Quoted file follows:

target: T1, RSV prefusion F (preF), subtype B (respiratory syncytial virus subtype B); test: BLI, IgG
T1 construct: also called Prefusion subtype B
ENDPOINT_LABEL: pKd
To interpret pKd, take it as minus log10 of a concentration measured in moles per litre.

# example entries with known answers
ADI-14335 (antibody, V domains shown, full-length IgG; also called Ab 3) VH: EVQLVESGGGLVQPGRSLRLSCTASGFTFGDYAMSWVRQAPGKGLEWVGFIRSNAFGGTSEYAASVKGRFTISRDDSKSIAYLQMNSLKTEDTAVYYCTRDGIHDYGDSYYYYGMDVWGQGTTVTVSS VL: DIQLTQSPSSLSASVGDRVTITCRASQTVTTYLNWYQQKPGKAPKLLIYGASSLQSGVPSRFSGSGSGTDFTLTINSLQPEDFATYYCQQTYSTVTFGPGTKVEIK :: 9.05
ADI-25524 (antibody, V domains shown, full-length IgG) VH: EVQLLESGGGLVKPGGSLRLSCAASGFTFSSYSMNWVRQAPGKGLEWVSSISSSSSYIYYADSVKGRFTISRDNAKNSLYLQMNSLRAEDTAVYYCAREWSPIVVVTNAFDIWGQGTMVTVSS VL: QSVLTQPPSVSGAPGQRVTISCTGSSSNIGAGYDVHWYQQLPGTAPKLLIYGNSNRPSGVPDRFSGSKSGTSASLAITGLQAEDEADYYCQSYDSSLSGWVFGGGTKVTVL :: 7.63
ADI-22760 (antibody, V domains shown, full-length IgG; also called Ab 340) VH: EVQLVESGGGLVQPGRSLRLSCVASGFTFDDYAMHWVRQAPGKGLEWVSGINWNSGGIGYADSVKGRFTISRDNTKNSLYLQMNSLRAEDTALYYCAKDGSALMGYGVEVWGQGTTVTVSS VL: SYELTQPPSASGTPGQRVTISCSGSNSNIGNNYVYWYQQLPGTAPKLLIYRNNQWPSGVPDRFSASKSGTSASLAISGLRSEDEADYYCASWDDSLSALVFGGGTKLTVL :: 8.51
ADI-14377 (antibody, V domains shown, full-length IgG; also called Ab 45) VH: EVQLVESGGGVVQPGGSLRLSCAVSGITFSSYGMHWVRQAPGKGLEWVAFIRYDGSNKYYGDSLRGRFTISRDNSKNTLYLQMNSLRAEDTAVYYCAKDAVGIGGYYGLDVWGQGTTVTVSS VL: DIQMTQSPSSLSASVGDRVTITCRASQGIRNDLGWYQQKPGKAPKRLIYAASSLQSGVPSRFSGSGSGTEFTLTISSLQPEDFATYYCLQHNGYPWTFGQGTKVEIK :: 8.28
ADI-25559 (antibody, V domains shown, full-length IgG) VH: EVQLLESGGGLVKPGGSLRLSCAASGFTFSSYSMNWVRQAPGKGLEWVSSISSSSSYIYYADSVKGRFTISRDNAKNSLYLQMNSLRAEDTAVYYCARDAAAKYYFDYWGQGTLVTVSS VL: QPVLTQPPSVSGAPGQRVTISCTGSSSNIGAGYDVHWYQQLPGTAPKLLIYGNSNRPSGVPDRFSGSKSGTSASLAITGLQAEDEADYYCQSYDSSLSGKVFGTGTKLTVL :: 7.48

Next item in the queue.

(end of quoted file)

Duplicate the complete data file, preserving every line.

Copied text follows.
target: T1, RSV prefusion F (preF), subtype B (respiratory syncytial virus subtype B); test: BLI, IgG
T1 construct: also called Prefusion subtype B
ENDPOINT_LABEL: pKd
To interpret pKd, take it as minus log10 of a concentration measured in moles per litre.

# example entries with known answers
ADI-14335 (antibody, V domains shown, full-length IgG; also called Ab 3) VH: EVQLVESGGGLVQPGRSLRLSCTASGFTFGDYAMSWVRQAPGKGLEWVGFIRSNAFGGTSEYAASVKGRFTISRDDSKSIAYLQMNSLKTEDTAVYYCTRDGIHDYGDSYYYYGMDVWGQGTTVTVSS VL: DIQLTQSPSSLSASVGDRVTITCRASQTVTTYLNWYQQKPGKAPKLLIYGASSLQSGVPSRFSGSGSGTDFTLTINSLQPEDFATYYCQQTYSTVTFGPGTKVEIK :: 9.05
ADI-25524 (antibody, V domains shown, full-length IgG) VH: EVQLLESGGGLVKPGGSLRLSCAASGFTFSSYSMNWVRQAPGKGLEWVSSISSSSSYIYYADSVKGRFTISRDNAKNSLYLQMNSLRAEDTAVYYCAREWSPIVVVTNAFDIWGQGTMVTVSS VL: QSVLTQPPSVSGAPGQRVTISCTGSSSNIGAGYDVHWYQQLPGTAPKLLIYGNSNRPSGVPDRFSGSKSGTSASLAITGLQAEDEADYYCQSYDSSLSGWVFGGGTKVTVL :: 7.63
ADI-22760 (antibody, V domains shown, full-length IgG; also called Ab 340) VH: EVQLVESGGGLVQPGRSLRLSCVASGFTFDDYAMHWVRQAPGKGLEWVSGINWNSGGIGYADSVKGRFTISRDNTKNSLYLQMNSLRAEDTALYYCAKDGSALMGYGVEVWGQGTTVTVSS VL: SYELTQPPSASGTPGQRVTISCSGSNSNIGNNYVYWYQQLPGTAPKLLIYRNNQWPSGVPDRFSASKSGTSASLAISGLRSEDEADYYCASWDDSLSALVFGGGTKLTVL :: 8.51
ADI-14377 (antibody, V domains shown, full-length IgG; also called Ab 45) VH: EVQLVESGGGVVQPGGSLRLSCAVSGITFSSYGMHWVRQAPGKGLEWVAFIRYDGSNKYYGDSLRGRFTISRDNSKNTLYLQMNSLRAEDTAVYYCAKDAVGIGGYYGLDVWGQGTTVTVSS VL: DIQMTQSPSSLSASVGDRVTITCRASQGIRNDLGWYQQKPGKAPKRLIYAASSLQSGVPSRFSGSGSGTEFTLTISSLQPEDFATYYCLQHNGYPWTFGQGTKVEIK :: 8.28
ADI-25559 (antibody, V domains shown, full-length IgG) VH: EVQLLESGGGLVKPGGSLRLSCAASGFTFSSYSMNWVRQAPGKGLEWVSSISSSSSYIYYADSVKGRFTISRDNAKNSLYLQMNSLRAEDTAVYYCARDAAAKYYFDYWGQGTLVTVSS VL: QPVLTQPPSVSGAPGQRVTISCTGSSSNIGAGYDVHWYQQLPGTAPKLLIYGNSNRPSGVPDRFSGSKSGTSASLAITGLQAEDEADYYCQSYDSSLSGKVFGTGTKLTVL :: 7.48

Next item in the queue.